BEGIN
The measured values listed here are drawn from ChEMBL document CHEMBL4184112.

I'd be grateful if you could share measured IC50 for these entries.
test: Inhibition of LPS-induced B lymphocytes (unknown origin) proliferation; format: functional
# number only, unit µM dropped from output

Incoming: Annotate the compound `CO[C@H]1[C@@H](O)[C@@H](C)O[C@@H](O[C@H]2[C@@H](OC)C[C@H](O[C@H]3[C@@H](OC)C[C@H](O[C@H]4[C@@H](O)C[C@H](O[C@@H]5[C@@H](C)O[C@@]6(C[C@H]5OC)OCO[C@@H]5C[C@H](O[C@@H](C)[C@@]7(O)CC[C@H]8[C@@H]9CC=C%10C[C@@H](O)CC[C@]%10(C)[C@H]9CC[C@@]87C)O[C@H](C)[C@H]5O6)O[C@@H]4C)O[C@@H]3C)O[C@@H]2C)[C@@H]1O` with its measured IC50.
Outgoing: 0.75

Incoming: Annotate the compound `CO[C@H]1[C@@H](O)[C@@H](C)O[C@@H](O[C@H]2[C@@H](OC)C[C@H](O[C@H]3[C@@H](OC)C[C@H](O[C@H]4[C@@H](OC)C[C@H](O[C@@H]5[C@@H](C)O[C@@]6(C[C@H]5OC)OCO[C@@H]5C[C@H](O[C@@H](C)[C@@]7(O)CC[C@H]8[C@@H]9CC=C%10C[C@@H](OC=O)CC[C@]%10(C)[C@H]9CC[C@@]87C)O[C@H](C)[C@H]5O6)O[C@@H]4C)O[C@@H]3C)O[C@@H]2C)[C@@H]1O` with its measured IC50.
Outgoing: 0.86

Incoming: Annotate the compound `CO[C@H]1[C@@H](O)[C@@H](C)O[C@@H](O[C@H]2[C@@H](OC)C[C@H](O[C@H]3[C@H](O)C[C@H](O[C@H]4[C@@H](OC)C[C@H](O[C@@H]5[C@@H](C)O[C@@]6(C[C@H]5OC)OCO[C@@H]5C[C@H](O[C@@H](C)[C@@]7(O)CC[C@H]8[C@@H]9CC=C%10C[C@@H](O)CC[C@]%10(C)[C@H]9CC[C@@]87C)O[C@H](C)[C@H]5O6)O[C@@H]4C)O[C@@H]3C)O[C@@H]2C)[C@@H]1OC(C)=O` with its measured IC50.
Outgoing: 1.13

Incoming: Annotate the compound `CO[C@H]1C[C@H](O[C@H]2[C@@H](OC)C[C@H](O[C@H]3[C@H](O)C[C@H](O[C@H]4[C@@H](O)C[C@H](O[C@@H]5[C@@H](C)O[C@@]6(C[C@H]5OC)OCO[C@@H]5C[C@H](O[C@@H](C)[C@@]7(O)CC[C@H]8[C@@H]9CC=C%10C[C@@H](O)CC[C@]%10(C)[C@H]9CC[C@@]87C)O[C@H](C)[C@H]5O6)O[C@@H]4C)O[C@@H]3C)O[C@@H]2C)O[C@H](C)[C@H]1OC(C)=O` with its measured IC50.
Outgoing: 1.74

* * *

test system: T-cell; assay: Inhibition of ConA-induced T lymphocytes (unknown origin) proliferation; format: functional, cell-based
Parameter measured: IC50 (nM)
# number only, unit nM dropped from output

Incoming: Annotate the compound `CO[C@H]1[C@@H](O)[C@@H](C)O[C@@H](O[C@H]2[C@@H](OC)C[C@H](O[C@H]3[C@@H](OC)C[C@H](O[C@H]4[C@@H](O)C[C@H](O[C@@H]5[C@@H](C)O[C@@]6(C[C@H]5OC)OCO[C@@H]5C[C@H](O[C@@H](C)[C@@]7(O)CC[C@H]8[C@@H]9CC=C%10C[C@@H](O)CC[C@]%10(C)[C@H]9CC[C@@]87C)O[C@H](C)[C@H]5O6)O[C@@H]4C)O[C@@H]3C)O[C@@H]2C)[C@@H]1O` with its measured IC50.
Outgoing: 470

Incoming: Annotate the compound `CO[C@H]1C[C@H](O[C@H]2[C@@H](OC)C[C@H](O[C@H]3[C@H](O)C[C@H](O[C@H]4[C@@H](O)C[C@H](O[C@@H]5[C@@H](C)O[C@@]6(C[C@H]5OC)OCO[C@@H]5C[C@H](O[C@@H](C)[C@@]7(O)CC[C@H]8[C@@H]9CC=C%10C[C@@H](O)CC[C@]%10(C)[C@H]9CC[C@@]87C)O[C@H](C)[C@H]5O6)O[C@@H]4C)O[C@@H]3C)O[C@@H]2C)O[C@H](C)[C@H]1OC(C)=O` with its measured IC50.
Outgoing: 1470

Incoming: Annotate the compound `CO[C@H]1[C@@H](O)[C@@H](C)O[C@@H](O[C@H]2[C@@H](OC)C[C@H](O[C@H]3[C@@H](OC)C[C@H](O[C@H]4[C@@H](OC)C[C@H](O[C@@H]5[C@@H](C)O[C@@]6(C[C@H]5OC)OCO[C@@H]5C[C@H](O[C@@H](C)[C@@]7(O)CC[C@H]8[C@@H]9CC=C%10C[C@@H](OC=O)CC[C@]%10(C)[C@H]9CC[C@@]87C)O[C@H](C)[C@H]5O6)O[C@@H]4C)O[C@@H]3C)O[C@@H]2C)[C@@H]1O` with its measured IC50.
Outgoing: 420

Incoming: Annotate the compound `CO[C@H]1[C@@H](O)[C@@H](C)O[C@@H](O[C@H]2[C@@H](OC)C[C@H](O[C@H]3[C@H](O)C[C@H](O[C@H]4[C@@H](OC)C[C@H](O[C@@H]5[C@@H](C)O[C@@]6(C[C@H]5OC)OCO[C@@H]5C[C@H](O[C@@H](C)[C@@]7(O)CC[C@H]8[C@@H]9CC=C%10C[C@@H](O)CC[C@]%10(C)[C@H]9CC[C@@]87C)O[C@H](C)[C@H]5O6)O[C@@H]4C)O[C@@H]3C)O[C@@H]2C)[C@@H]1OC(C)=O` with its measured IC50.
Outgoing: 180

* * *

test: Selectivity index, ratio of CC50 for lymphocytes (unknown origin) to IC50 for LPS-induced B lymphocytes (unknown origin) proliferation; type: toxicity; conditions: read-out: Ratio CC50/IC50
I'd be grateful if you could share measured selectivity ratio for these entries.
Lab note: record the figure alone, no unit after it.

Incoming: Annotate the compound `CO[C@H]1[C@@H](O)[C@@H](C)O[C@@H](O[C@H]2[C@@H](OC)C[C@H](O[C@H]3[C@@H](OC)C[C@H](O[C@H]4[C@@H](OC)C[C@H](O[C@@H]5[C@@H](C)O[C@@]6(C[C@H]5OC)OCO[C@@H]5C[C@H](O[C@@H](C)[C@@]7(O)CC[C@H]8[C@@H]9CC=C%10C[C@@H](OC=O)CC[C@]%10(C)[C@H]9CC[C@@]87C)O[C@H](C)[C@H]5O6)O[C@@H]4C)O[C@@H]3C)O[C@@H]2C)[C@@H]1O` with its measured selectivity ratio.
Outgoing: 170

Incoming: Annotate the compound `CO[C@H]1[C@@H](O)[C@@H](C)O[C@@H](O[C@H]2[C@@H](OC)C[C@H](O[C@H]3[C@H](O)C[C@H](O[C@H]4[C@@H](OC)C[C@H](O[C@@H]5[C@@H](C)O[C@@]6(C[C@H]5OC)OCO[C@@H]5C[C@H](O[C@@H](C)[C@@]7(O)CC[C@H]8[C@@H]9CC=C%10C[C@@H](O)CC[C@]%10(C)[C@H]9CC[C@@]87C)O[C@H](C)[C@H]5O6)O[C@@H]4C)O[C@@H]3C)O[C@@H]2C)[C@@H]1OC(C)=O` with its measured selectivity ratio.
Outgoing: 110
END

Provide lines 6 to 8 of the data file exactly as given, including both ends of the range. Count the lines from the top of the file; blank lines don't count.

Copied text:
Outgoing: 0.75

Incoming: Annotate the compound `CO[C@H]1[C@@H](O)[C@@H](C)O[C@@H](O[C@H]2[C@@H](OC)C[C@H](O[C@H]3[C@@H](OC)C[C@H](O[C@H]4[C@@H](OC)C[C@H](O[C@@H]5[C@@H](C)O[C@@]6(C[C@H]5OC)OCO[C@@H]5C[C@H](O[C@@H](C)[C@@]7(O)CC[C@H]8[C@@H]9CC=C%10C[C@@H](OC=O)CC[C@]%10(C)[C@H]9CC[C@@]87C)O[C@H](C)[C@H]5O6)O[C@@H]4C)O[C@@H]3C)O[C@@H]2C)[C@@H]1O` with its measured IC50.
Outgoing: 0.86